China’s property sector is posing the biggest macro risk, as housing contribution to GDP represents roughly 20 percent (direct and indirect). Housing market weakness has intensified in first half of the year with the collapse in housing activity such as new home sales, new home starts and land sales. In addition, following the first ever default of an onshore developer corporate bond, a growing number of homebuyers are reportedly refusing to make mortgage payments, as construction of their pre-bought housing units is facing extended suspension, due to liquidity stress among developers. With the above negative news being mentioned, there has been reports mentioning that PBOC may engineer a fund of up to 300bn yuan to bail out the sector. Earlier this year, China’s central bank announced that bank loans to fund low-cost rental projects will no longer be subject to regulatory curbs, which required banks to trim their loan exposure to the property sector to a certain level. Moreover, banks were also urged to speed up mortgage approvals. More lower-tier cities have relaxed curbs on housing purchases and lowered the threshold for down payments. Typically, housing policy takes 6-9 months to have the full impact. In any case, we believe that systemic failure to China property sector will be avoided, but the process of rectifying it will take years since the slowdown in private housing is structural.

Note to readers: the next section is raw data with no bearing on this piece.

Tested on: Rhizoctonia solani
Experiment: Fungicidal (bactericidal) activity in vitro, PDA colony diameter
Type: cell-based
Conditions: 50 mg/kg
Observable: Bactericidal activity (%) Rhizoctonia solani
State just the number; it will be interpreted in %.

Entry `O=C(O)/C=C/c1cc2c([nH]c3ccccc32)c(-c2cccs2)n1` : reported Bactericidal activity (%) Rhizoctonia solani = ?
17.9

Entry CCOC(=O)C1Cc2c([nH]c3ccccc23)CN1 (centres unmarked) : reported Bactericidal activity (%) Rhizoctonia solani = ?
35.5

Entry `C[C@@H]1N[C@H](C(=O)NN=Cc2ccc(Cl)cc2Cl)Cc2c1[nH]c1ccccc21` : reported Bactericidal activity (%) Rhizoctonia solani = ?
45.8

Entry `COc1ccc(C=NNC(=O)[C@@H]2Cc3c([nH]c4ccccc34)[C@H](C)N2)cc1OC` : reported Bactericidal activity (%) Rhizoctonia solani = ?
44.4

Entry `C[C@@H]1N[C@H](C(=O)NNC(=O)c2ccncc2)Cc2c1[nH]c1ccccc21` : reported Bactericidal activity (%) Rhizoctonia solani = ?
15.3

Apart from the above risks, potential US market delisting for the Chinese ADRs posed another risk. Unfortunately, no further clarity is in sight, particularly with CSRC’s denial that a tiered solution is being worked on, and recent SEC Chair Gary Gensler’s comment that US and China need to reach an agreement “very soon” over audit work paper access to avoid delisting. Meanwhile, external concerns, such as quantitative tightening in the US overlapped with a gloomier global outlook and extended geopolitical tension, could also curb near-term re-rating opportunity.
In our view, the coast is far from entirely clear for Chinese equity rally case. However, gradual activity normalization amid easing Covid-related restrictions and the ongoing accommodation across key policy cohorts might stage a noticeable macro growth recovery in 3Q. In addition, China equity usually performs well in the second half of the year and in the run-up to the Party Congress. Light positioning by global investors remains an upside risk to near term returns as well. From a risk reward point of view, our view is that sectors such as Internet (Big Tech) and material (Green Economy) look attractive. Another potential theme to look at would be reopening beneficiaries due to further calibration of Covid restriction.